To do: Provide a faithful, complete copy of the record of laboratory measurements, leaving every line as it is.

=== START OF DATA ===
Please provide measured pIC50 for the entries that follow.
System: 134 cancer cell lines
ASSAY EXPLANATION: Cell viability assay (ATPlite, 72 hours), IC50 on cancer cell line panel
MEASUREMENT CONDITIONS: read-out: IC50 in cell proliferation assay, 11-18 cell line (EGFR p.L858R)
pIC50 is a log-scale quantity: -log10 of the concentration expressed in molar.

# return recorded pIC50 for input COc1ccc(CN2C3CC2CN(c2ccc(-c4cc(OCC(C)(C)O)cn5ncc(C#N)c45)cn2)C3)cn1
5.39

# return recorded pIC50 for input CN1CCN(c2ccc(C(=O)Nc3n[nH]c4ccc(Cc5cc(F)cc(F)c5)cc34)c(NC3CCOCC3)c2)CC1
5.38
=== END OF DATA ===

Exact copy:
Please provide measured pIC50 for the entries that follow.
System: 134 cancer cell lines
ASSAY EXPLANATION: Cell viability assay (ATPlite, 72 hours), IC50 on cancer cell line panel
MEASUREMENT CONDITIONS: read-out: IC50 in cell proliferation assay, 11-18 cell line (EGFR p.L858R)
pIC50 is a log-scale quantity: -log10 of the concentration expressed in molar.

# return recorded pIC50 for input COc1ccc(CN2C3CC2CN(c2ccc(-c4cc(OCC(C)(C)O)cn5ncc(C#N)c45)cn2)C3)cn1
5.39

# return recorded pIC50 for input CN1CCN(c2ccc(C(=O)Nc3n[nH]c4ccc(Cc5cc(F)cc(F)c5)cc34)c(NC3CCOCC3)c2)CC1
5.38